It's All Good
Katonah’s Westchester Christmas Dinner
Families in need celebrate the holiday—and meet Santa himself—in Katonah at the annual Westchester Christmas Dinner.
Photo by Jessica Sterner
In today’s turbulent times, it can be hard to find anything that’s good. That’s just all good. A newborn baby. A rainbow. Elizabeth Warren (ok, that may be subjective). Well, every year during the holidays, we have our very own local example of astonishing goodness. On December 25th, the community hosts the Westchester Christmas Dinner, a gathering of our area’s most needy individuals and families who are greeted with warmth, companionship, and a hot holiday meal.
This 22-year tradition started by Mary Jordan, who has since handed over the reins to Licia Sandberg and Ben Harvey, is an unaffiliated event that takes place at Saint Mary’s Church in Katonah. And every single thing down to the last piece of equipment and tray of mashed potatoes is donated to the cause. Not to mention the hundreds of volunteers who bring it to life.
While Sandberg and Harvey keep their eye on the process all year, many volunteers begin working in the days leading up to Christmas. Starting December 23rd, there is a whirlwind of activity in gathering refrigeration equipment, tables and chairs, as well as several dozen roast turkeys and hams that will appear on what is called “the buffet line.” Guests who attend receive much-coveted tickets through non-profit agencies, such as Hope’s Door, and are bused to Katonah. For Sandberg and most volunteers, it’s always a family affair. And with good reason.
She says, “My philosophy is that we are not going to get thoughtful citizens unless they start out life as thoughtful people. The dinner naturally begets many questions about who has what in this world. If I’m asked what my secret is to raising my two boys, I say the dinner is my secret.”
Though called a “dinner,” the event encompasses far more in terms of providing a meaningful holiday to those who need it most. Guests are given the opportunity to shop in a kind of pop-up store of gently-used clothing, as well as given several useful and fun holiday gifts. Who gets what? Well, it’s up to the elves. Yes, elves. Head elf Hope Mazzola, who has been volunteering for 12 years, explains that her team of more than 30 people (dressed up to play their role) greets guests and asks the children in particular, what they would like from Santa.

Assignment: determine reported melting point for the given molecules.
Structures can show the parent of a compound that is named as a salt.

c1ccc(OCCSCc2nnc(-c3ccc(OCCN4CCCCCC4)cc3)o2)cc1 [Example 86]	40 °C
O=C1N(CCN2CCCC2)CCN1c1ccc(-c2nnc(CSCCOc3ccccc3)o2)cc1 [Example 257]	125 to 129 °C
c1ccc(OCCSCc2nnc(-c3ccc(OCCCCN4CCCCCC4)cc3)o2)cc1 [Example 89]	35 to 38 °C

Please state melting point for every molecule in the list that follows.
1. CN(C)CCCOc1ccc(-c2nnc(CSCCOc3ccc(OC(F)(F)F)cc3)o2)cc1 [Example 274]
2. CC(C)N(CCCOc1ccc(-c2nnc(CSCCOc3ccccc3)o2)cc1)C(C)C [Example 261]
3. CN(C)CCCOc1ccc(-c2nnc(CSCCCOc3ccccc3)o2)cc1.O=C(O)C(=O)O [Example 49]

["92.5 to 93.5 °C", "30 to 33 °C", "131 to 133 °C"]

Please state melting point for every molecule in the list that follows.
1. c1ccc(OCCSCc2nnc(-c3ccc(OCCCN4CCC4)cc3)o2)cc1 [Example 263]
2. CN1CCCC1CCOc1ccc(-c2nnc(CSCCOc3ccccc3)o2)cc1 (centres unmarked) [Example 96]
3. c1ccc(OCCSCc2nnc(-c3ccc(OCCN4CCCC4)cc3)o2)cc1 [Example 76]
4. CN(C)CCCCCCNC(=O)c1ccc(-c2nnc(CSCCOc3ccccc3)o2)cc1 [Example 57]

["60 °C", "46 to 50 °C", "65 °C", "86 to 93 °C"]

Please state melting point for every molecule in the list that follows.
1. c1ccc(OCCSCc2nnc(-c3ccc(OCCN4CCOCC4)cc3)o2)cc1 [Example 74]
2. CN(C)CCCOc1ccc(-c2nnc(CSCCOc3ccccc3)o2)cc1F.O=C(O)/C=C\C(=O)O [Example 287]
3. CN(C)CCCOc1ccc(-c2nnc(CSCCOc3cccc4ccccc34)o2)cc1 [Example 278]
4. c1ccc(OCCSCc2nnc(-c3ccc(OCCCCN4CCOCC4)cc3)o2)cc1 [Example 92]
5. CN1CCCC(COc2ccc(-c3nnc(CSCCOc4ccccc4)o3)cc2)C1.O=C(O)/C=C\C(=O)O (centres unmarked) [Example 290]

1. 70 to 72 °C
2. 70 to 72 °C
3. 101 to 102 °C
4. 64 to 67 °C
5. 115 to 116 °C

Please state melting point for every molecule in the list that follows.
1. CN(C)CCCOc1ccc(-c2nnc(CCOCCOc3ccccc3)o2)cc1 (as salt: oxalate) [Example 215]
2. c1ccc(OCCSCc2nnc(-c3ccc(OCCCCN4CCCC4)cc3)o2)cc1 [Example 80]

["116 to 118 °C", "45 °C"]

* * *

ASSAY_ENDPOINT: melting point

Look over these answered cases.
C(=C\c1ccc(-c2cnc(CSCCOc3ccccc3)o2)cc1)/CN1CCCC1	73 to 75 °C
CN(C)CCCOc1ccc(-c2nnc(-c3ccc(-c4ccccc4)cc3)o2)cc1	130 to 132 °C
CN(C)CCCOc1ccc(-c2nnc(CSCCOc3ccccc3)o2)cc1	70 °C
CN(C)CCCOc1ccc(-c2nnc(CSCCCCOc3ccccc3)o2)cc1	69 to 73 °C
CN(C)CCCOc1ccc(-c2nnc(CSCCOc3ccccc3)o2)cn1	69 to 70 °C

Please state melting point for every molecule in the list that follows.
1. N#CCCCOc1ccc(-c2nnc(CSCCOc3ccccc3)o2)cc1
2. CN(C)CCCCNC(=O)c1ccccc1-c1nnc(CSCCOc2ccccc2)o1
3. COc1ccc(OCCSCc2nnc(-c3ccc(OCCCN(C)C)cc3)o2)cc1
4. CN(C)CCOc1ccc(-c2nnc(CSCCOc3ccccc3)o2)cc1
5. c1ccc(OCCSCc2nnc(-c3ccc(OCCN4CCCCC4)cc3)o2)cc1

The gift room overflows with coats, pajamas, dolls, elaborate Lego sets, puzzles, books, and more. Kids who would otherwise be empty-handed, leave with armfuls of educational and fun toys. Mazzola says she spends the few days leading up to the dinner working non-stop to organize and sort out her department. This kind of dedication is seen across the board. Sandberg has even taken extra steps to make the dinner environmentally responsible. There is extensive recycling and composting in place, so little trash is generated.
Jamer Breene says, “Everyone behind the scenes is in T-shirts and jeans getting hugely messy. And we’re all happy to do it.”
For the hundreds of local businesses that contribute their food, wares, or services, it’s an opportunity to play an important role in our small community.
Gary Levine of Bedford Bagel & Bakery says, “If everybody did a little something to help, this would be a better world. We take care of people. It’s just what we do.”
And while the guests may appear to be the ones who benefit the most, the dinner resonates with everyone who participates. The atmosphere is one of celebration that shows in the music, laughter, and joy that permeates the event.
Long-time volunteer Frank Iorio says, “It’s a really tough day for some people, and just to hear and see the happiness is what the holidays are all about. This is what makes our community amazing. People reach across. They don’t see barriers they see bridges.”